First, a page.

Politics of Oxygen shortage: When the truth is the enemy

WebdeskJul 22, 2021, 09:50 AM IST

Politics of Oxygen shortage: When the truth is the enemy

                                                                                                                                                                 Nirendra Dev


New Delhi: During the last two days at the TV debate, leaders from several other parties and states have declined to answer whether there was any death in their backyards because of a shortage of life-saving gas.


There is no denying that the Covid crisis is being used as a window of opportunity by opposition parties to blast Prime Minister Narendra Modi, but they would do nothing on a soul searching.


This is the story of the 'politics of oxygen shortage'.


No sooner the newly appointed Minister of State for Health, Bharati Pawar, made the statement in Rajya Sabha that there has been no death during the second wave in April-May "due to lack of oxygen", the statement has triggered a big row off.


Congress MP Rahul Gandhi said it was the shortage of oxygen and the 'sensitivity' that has been found wanting.


Congress lawmaker K. C. Venugopal said that his party would move a privilege motion against Minister Bharati Pawar for her statement.


Delhi Health Minister Satyendra Jain and his counterparts in Tamil Nadu, Maharashtra and Chhattisgarh also spoke.

While Jain said there was 'no column' to attribute any death to oxygen shortage, Chhattisgarh Health Minister and a senior Congressman T S Singhdeo claimed there was no death in his state because of oxygen shortage.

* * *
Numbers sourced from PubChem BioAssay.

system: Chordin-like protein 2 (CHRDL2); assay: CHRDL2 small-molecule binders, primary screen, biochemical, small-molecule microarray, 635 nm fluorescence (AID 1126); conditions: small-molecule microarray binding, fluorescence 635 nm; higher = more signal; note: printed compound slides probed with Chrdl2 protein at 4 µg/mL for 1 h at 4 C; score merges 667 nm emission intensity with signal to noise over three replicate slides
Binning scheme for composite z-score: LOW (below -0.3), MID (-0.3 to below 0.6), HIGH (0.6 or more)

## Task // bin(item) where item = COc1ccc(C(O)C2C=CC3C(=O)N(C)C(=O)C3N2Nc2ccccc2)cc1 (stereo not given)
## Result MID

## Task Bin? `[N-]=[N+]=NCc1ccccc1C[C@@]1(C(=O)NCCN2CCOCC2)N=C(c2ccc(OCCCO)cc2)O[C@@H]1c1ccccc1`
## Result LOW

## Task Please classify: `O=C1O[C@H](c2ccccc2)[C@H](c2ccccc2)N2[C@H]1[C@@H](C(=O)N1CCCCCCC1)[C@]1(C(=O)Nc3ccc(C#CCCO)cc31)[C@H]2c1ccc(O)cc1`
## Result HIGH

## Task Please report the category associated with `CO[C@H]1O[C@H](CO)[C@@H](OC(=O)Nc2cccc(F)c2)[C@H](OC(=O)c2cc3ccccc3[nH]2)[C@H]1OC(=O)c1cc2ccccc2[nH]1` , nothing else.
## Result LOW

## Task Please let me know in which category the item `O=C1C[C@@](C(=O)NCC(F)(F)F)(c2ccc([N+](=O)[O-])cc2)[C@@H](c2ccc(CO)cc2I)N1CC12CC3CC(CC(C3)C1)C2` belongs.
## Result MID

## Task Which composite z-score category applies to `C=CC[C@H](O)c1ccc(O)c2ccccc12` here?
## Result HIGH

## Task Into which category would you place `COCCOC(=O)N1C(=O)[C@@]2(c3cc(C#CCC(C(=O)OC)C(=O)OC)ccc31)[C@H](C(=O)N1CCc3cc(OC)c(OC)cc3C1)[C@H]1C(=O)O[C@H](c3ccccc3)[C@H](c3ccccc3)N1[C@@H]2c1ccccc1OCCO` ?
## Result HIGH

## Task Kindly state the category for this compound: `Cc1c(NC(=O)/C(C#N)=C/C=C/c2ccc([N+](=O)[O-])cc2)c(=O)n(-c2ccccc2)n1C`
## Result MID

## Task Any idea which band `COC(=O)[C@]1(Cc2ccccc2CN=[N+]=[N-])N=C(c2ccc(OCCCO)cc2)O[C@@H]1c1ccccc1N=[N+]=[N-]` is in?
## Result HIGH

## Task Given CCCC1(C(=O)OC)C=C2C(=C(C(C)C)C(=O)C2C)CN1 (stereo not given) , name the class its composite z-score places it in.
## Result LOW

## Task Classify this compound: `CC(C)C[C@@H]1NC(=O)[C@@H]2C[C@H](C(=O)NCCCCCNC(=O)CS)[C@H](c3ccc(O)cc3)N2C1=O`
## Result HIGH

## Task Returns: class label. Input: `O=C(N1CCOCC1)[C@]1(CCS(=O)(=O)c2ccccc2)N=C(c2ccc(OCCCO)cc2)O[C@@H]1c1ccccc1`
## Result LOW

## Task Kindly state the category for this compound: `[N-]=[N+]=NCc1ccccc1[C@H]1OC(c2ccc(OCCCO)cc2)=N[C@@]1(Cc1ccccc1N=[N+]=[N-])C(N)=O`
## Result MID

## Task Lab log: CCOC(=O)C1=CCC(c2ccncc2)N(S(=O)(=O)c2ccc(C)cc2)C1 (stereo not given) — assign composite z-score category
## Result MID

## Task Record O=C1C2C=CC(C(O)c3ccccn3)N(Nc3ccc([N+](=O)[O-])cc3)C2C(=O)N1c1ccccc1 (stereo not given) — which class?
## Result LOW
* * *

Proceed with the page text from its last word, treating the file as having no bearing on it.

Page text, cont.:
The statement counters Rahul Gandhi's 'holier than thou' politics.


Union Minister Giriraj Singh took on Rahul Gandhi in Italian and wrote - (translation) - "I would say about this prince: He lacked the brain then, he misses it now and he will miss it forever. These lists are compiled by the states.


You can tell the states governed by your party to submit modified lists. Until then, stop lying."


"I am speechless. What would have happened to the families of those who lost their loved ones to oxygen shortage after hearing this statement?," said Shiv Sena leader Sanjay Raut.


Are all these states being economical with the truth?


During the last two days at the TV debate, leaders from several other parties and states have declined to answer whether there was any death in their backyards because of a shortage of life-saving gas.


This included a few Trinamool Congress leaders whose leader Mamata Banerjee has drawn out a national ambition urging all to unite against the Prime Minister for the 2024 battle.


There are other issues related to responses given by the government(s) in the Parliament.


Typically, the fault lines lie with Babudom, although the Ministers also endorse the drafts that come from the departments.


The bureaucracy in India is used to prepare the responses, especially in 'written replies' in a typical and their conventional norm. The ministers rarely study or are never advised properly on what could be the reactions and ramifications after the responses are tabled in Parliament.


This has happened in the past as well.